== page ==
Polarization and Politics

A friend recently resigned from her teaching position at a public high school.  The students were having intercourse in the classroom while she was teaching.  I assume this is a rare and extreme case; at the local blue-ribbon, top-rated public high school, the students show restraint, saving sex until they can get to the restroom.

I live in a cave, but I am not naive.  People of reproductive age will in fact reproduce.  What alarms is that the public school administrators are both persuaded they are unable to enforce a no-copulation zone, and also that they do not feel any obligation to attempt it.

These are public schools, so there are facts that don’t apply to, say, your local bar or brothel:

  • We taxpayers are required by law to send our money to these schools, under pain of fines, imprisonment, and forfeiture of assets.
  • Parents are required by law to send their children to these schools.  If they do not do so, their children can be taken from them.

Most parents do not have an alternative public school available.  Most parents cannot afford private school tuition.  Homeschooling is daunting for most and impossible for many; appeasing the authorities is an on-going problem.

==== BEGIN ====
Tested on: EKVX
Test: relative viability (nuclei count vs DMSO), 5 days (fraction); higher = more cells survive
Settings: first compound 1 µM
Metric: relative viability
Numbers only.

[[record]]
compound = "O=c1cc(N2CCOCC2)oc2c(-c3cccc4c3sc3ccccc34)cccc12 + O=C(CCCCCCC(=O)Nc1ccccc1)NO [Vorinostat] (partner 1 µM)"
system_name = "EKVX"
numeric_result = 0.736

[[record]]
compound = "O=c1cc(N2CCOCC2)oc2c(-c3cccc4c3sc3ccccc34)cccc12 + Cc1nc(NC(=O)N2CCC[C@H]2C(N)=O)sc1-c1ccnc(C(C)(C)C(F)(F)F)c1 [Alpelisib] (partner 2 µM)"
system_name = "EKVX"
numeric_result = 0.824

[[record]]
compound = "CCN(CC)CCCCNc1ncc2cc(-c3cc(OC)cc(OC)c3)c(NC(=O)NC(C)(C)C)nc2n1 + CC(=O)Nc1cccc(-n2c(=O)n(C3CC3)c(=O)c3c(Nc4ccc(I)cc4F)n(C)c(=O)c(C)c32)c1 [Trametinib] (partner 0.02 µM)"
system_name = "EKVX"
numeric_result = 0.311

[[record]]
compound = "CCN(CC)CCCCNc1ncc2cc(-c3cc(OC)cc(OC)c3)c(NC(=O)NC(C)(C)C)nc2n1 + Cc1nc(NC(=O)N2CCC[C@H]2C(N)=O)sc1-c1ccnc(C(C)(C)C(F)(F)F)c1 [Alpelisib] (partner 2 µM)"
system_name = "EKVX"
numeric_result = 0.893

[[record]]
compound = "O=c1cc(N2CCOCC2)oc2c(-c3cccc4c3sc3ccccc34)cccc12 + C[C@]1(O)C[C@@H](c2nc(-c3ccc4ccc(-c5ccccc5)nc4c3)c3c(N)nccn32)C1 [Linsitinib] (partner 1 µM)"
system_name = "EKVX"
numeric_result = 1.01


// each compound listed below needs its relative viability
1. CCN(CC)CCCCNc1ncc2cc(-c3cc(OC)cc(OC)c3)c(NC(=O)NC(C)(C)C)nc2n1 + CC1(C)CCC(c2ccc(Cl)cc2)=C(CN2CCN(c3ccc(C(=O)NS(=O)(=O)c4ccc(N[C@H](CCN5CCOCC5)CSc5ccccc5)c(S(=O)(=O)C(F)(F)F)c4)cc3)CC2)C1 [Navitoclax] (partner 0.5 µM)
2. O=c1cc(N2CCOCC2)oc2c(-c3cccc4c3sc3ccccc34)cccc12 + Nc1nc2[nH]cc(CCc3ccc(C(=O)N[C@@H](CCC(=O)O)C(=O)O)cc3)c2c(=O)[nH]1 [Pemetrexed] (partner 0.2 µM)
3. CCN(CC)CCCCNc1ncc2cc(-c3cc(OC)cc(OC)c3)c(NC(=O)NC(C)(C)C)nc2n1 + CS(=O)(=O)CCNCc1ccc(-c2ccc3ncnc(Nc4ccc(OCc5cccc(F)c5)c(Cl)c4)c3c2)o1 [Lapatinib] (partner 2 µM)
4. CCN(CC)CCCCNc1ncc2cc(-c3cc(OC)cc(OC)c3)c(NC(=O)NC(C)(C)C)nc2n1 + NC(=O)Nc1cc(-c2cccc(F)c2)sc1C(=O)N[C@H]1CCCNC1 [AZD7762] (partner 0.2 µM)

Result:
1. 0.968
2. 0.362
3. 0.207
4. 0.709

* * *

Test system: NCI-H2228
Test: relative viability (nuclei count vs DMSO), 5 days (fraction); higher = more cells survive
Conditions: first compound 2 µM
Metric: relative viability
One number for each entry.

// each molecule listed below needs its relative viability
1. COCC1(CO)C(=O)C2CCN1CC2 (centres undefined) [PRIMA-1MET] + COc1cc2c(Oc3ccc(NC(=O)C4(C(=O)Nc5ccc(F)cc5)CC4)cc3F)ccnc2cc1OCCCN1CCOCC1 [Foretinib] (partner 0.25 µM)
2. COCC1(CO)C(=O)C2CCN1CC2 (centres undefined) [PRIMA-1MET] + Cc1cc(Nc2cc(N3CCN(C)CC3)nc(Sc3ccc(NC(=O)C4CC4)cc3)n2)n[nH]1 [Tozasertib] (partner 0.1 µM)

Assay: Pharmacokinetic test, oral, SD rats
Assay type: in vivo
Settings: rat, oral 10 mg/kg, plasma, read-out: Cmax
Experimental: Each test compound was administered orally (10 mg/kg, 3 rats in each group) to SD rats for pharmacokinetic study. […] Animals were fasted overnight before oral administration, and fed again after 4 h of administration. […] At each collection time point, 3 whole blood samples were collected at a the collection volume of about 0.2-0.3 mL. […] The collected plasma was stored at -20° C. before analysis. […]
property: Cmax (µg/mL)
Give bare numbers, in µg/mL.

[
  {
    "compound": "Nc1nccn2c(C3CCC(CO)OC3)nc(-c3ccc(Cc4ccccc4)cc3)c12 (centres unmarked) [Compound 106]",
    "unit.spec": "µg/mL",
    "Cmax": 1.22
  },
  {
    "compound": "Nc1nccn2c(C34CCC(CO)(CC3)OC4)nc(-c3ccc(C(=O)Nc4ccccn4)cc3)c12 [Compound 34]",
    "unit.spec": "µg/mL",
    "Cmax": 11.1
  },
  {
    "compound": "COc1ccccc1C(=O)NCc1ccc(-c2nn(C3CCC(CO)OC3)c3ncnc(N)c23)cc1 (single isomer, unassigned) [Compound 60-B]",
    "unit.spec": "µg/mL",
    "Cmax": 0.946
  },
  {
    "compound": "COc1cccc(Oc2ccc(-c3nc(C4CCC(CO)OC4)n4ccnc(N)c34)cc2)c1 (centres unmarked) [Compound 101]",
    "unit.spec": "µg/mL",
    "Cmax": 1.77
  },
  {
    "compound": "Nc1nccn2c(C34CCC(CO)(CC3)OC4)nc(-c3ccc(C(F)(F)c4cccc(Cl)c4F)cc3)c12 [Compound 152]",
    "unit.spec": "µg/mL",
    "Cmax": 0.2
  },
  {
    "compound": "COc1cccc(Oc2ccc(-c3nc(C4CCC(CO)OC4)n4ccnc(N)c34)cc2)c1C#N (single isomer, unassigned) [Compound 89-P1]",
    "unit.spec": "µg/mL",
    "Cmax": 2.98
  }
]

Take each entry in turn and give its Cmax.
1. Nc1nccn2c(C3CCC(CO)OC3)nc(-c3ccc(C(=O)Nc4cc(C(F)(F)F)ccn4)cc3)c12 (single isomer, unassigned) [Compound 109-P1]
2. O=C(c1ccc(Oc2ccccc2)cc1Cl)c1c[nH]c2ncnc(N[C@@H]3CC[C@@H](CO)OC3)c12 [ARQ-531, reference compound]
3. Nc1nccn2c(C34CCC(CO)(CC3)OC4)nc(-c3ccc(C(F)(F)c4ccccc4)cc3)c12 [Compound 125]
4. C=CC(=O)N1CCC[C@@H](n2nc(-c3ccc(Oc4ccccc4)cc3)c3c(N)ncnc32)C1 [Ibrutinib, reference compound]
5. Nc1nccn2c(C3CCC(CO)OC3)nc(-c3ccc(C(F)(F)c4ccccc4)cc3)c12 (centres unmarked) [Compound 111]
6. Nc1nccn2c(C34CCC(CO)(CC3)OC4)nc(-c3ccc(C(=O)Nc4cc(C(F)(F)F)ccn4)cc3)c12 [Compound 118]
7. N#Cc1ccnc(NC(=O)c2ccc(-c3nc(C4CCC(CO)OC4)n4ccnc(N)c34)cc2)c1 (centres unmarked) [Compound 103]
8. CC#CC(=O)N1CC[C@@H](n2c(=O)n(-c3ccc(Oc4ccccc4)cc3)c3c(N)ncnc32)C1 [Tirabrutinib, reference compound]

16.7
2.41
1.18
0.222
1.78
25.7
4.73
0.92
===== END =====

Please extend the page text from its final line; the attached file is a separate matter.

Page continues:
But what stands out most about this problem: No one really seems to care.

Why isn’t this in the news?  Why isn’t this a hot topic at school board and superintendent elections?  How can a school be top-ranked, or a county promote itself as “A Great Place For Families”, when this is the atmosphere in which students are expected to learn?

Apparently there is a vast gulf between those who feel these sorts of things are a serious problem, and those who feel they are no big deal*.

I keeping hearing all these complaints that American politics is so “polarized”.  This is why.


*I don’t think this is a left-right divide.  Not at all.

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